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New Year's Concert 1978 [Live] von Herbert…
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New Year's Concert 1978 [Live] (2008. Auflage)

von Herbert von Karajan (conductor), Berliner Philharmoniker (orchestra), Georges Bizet (composer), Franz Liszt (composer), Hector Berlioz (composer)3 mehr, Pietro Mascagni (composer), Giuseppe Verdi (composer), Franz von Suppé (composer)

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Mitglied:Waldstein
Titel:New Year's Concert 1978 [Live]
Autoren:Herbert von Karajan (conductor)
Weitere Autoren:Berliner Philharmoniker (orchestra), Georges Bizet (composer), Franz Liszt (composer), Hector Berlioz (composer), Pietro Mascagni (composer)2 mehr, Giuseppe Verdi (composer), Franz von Suppé (composer)
Info:Unitel/DG, 2008. 113 min. Colour. NTSC 4:3. PCM Stereo / DTS 5.1. Liner notes by Richard Osborne. Bonus documentary: Karajan – Impressions by Vojtěch Jasný.
Sammlungen:Music
Bewertung:*****
Tags:Karajan_DVD

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Berliner Philharmoniker: Silvesterkonzert 1978 von Herbert von Karajan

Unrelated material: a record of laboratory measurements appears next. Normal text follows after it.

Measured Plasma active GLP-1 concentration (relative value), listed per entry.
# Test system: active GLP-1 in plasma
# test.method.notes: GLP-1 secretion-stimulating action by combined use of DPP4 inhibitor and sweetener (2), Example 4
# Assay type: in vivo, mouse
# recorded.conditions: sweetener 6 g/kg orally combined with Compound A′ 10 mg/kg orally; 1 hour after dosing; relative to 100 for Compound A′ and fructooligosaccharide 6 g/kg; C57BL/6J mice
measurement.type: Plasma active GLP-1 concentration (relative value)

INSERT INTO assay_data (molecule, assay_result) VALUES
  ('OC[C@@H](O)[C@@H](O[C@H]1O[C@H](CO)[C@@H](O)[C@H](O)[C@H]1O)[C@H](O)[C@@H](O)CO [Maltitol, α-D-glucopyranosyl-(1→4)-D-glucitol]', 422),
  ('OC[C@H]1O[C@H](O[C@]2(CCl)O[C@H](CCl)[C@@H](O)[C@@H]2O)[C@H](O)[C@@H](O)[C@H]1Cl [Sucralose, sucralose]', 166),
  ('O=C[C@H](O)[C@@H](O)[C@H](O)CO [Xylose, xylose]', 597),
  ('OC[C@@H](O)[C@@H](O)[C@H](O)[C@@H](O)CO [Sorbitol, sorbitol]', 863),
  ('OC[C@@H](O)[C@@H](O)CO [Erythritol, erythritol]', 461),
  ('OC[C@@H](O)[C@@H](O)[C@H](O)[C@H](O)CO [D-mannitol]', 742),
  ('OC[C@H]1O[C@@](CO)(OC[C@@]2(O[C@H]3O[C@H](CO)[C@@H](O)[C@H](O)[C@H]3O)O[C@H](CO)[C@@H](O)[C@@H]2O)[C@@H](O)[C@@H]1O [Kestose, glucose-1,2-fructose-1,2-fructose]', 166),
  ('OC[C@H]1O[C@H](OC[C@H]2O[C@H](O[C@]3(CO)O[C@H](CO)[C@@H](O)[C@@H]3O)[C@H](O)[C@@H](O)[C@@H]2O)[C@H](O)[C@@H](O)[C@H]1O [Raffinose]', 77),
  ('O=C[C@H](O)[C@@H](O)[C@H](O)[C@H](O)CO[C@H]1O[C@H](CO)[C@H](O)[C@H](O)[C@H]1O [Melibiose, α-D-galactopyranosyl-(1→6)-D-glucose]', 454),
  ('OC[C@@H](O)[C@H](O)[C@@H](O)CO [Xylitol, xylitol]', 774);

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New Year’s Concert 1978

Berliner Philharmoniker
Herbert von Karajan


[1] Opening credits [0’47]

[2] Verdi: La forza del destino, Overture [8’20]

Bizet: L’Arlésienne Suite No. 2 (excerpts)
[3] 1. Pastorale [5’30]
[4] 2. Intermezzo [4’53]
[5] 4. Farandole [4’05]

[6] Liszt: Hungarian Rhapsody No. 2 [12’15]
[7] Berlioz: La Damnation de Faust, Marche hongroise [3’43]
[8] Mascagni: L’amico Fritz, Intermezzo [5’33]
[9] Suppé: Leichte Kavallerie, Overture [7’39]

Recorded: 31 December 1978, Philharmonie, Berlin (Live).

Director and Artistic Supervision: Herbert von Karajan.

Bonus: Karajan – Impressions by Vojtěch Jasný [59’39]

Unitel/DG, 2008. 113 min. Colour. NTSC 4:3. PCM Stereo / DTS 5.1. Liner notes by Richard Osborne.

====================================

Karajan “rarely let his hair down in public, but after this astonishing New Year’s Eve account of that very same Mascagni intermezzo [which Karajan had heard conducted by the composer in Milan in 1943], the trademark coiffure is definitely in disarray.” So writes Richard Osborne with a fine example of dry wit in his excellent-as-always liner notes. All six of these orchestral lollipops (in the immortal phrase of Thomas Beecham) were recorded mu ltiple times by Karajan, but never live and never on video. Indeed, most of them (Liszt, Verdi, Suppé, Berlioz) he conducted for the last time on this very concert, or at most on the recording sessions for Karajan à Paris around the same time; Mascagni and Bizet enjoyed later recordings, in 1981 for EMI and in 1984 for DG respectively, but never another performance live in the concert hall.